Here Are the Major Takeaways From the $1.7 Trillion Omnibus Spending Bill

This paves the way for a Congress to pass full-year appropriations and avoid a shutdown on Friday.

This paves the way for a Congress to pass full-year appropriations and avoid a shutdown on Friday. Richard Sharrocks/Getty Images

See which agencies are getting the biggest funding increases, hiring orders and new policy initiatives in fiscal 2023.

Congressional negotiators on Tuesday morning unveiled the text of an omnibus package to set line-by-line funding for every federal office across government, paving the way for Congress to pass full-year appropriations and avoid a shutdown Friday evening. 

The package provides an overall increase to non-defense discretionary spending of about 5.5%, down from a 6.7% increase in fiscal 2022 and the 10% boost President Biden had requested. Defense spending will soar to $858 billion, marking a 10% increase that is well above the 4% bump Biden had sought. 

An agreement on the omnibus bill had evaded appropriators for months as they sought a compromise on the top-line funding level and the defense and non-defense spending levels. They reached an agreement last week and subsequently rushed to fill in the details. The bill would provide $1.7 trillion in discretionary funding, with $858 billion going to the Pentagon and related programs and $772.5 billion going to domestic agencies. Democrats failed to achieve their goal of equal funding increases on the two sides. 

The package included appropriations for previously agreed to legislation, such as the Honoring Our PACT Act that increased benefits for millions of veterans and the CHIPS and Science Act that boosted investments in key technologies. It also would provide supplemental funding of $45 billion for Ukraine aid and $41 billion for disaster relief. 

The Senate is expected to vote first on the omnibus, though the exact timing has yet to be resolved. Leadership is still working on an agreement for expedited passage, but a vote could occur as soon as Wednesday. Some Republican lawmakers that are objecting to the spending package for its size and rushed timing have not yet said if they will go along with such an agreement, but appear to have little appetite to cause a Christmas shutdown. 

“We're not going to win this war through dramatics,” said Sen. Mike Braun, R-Ind., who joined several colleagues on Tuesday in denouncing the funding process. “We're going to build solidly on this next year to try to reform the process in general.”

A preliminary procedural vote on the spending measure passed the Senate 70-25 Tuesday evening, offering a potential glimpse at the level of support the underlying bill will receive.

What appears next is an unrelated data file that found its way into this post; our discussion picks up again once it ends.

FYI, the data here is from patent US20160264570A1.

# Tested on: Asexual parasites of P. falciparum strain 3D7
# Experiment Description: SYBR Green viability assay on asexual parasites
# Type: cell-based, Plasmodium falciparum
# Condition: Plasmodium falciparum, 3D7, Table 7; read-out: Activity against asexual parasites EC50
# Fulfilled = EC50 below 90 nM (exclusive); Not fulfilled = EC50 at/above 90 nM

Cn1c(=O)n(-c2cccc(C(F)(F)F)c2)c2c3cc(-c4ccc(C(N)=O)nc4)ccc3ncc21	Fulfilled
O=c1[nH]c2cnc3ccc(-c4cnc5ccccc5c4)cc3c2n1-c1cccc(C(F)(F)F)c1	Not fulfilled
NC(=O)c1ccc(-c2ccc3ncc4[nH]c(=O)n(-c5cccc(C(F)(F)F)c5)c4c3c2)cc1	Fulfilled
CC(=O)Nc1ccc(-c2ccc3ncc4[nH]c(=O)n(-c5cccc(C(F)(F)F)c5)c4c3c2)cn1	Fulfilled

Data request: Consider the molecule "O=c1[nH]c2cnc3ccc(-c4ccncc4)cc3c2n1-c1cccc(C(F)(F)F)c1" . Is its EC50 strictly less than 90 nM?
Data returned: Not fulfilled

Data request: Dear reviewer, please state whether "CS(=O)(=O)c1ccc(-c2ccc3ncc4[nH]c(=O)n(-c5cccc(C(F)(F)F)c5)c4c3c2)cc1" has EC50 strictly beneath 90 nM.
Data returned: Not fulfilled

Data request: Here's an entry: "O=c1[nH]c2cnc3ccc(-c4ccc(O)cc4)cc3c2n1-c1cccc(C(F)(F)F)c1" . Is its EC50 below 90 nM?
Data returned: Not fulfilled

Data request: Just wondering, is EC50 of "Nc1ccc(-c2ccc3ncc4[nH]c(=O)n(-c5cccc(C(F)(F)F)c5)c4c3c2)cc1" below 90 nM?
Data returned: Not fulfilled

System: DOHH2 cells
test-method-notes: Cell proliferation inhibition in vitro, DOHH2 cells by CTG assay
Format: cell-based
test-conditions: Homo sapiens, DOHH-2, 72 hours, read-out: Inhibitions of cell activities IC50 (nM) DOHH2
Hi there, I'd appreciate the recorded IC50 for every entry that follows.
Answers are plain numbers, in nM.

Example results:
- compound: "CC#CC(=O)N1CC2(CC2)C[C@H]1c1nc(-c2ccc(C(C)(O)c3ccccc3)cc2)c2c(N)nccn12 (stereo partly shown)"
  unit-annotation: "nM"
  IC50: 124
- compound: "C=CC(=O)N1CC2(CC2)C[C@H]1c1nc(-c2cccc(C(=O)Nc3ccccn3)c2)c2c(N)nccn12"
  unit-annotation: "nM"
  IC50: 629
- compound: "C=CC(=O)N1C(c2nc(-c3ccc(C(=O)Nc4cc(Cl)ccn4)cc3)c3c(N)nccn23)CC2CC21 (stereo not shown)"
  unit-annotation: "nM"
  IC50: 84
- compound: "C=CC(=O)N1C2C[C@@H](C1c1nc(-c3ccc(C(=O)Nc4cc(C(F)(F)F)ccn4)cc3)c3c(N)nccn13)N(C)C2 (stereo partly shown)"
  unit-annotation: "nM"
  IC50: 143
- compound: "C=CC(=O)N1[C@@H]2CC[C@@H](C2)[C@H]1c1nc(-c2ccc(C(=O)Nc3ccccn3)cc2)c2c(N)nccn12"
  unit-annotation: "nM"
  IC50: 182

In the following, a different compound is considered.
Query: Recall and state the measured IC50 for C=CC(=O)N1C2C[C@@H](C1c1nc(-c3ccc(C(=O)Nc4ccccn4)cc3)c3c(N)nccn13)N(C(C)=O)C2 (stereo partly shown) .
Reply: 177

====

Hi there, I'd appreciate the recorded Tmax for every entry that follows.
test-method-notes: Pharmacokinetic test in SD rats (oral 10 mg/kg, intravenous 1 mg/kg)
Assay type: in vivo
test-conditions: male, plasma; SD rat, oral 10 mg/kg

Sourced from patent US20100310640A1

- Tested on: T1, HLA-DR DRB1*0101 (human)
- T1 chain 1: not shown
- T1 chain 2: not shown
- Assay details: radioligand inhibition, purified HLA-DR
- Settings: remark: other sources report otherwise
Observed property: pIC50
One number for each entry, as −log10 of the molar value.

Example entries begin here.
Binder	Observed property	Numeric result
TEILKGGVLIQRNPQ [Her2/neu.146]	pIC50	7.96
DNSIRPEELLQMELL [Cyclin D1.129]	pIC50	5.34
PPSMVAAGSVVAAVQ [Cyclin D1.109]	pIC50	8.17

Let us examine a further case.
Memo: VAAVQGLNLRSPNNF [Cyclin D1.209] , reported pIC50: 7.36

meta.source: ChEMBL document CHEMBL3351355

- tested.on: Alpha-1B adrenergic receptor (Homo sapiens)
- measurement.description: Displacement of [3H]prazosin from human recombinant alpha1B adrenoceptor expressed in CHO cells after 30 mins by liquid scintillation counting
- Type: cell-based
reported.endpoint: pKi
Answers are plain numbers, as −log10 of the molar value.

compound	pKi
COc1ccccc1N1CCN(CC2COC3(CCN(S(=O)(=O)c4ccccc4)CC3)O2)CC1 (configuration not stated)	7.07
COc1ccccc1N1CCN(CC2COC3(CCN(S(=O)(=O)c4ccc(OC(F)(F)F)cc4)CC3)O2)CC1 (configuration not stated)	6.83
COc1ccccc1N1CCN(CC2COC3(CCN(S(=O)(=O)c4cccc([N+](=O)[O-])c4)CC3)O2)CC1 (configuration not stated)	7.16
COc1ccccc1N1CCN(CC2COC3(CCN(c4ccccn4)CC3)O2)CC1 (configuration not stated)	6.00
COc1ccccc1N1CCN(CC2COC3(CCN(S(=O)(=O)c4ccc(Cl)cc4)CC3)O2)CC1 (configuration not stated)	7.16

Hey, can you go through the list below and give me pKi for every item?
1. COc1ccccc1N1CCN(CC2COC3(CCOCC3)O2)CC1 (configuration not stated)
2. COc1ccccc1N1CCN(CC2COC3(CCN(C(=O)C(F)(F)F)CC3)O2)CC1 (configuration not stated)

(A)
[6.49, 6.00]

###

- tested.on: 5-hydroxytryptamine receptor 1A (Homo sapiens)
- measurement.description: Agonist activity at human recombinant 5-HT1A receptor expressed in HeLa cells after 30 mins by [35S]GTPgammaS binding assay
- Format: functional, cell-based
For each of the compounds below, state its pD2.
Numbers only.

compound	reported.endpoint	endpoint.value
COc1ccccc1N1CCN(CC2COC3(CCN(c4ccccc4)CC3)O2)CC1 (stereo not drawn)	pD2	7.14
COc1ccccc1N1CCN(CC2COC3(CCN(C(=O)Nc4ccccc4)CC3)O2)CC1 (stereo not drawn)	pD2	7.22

Ultimately, the package is expected to have enough support to get to President Biden’s desk before the Friday night deadline. Here is a look at some the bill’s most significant impact on federal agencies: 

  • Federal law enforcement: Overall, the Justice Department would receive a 10% funding boost under the omnibus. Much of the increase at Justice is for staffing at law enforcement agencies such as the FBI, Drug Enforcement Agency and U.S. Marshals Service, which will be taking on new judicial protection responsibilities. Lawmakers provided $180 million more than the Biden administration requested to "sustain and increase" hiring efforts at the Bureau of Prisons. The bureau must report to Congress on its recruiting efforts, as well as a review of the pay levels for its corrections officers.
  • IRS cuts: The Internal Revenue Service is set to receive an appropriation of $12.3 billion, a 2% cut and the rare agency that would see its funding decrease. Democrats said the cut was due to modernization spending that was not provided as IRS can use unobligated funds from the American Rescue Plan. IRS is also in the midst of receiving an unprecedented boost of $80 billion over a 10-year period thanks to funding provided in the Inflation Reduction Act, though Democrats noted the spending surge was meant to supplement, not supplant, annual appropriations. The Taxpayer Services, Enforcement and Operations Support divisions were all frozen at fiscal 2022 levels. In a key victory for IRS, Congress would award direct hiring authority to help the agency staff up and reduce the backlog of outstanding tax filing cases. Outside of IRS, the Treasury Department would see a 10% funding increase. 
  • Health preparedness: The Office of the Assistant Secretary for Preparedness and Response within the Health and Human Services Department would see a 20% funding boost to develop countermeasures against future pandemics and rebuild stockpiles of drugs, masks and other supplies. The boost includes nearly $1 billion for the Biomedical Advanced Research and Development Authority, which marks a 28% increase. More funding would also go to improve the nation's flu response.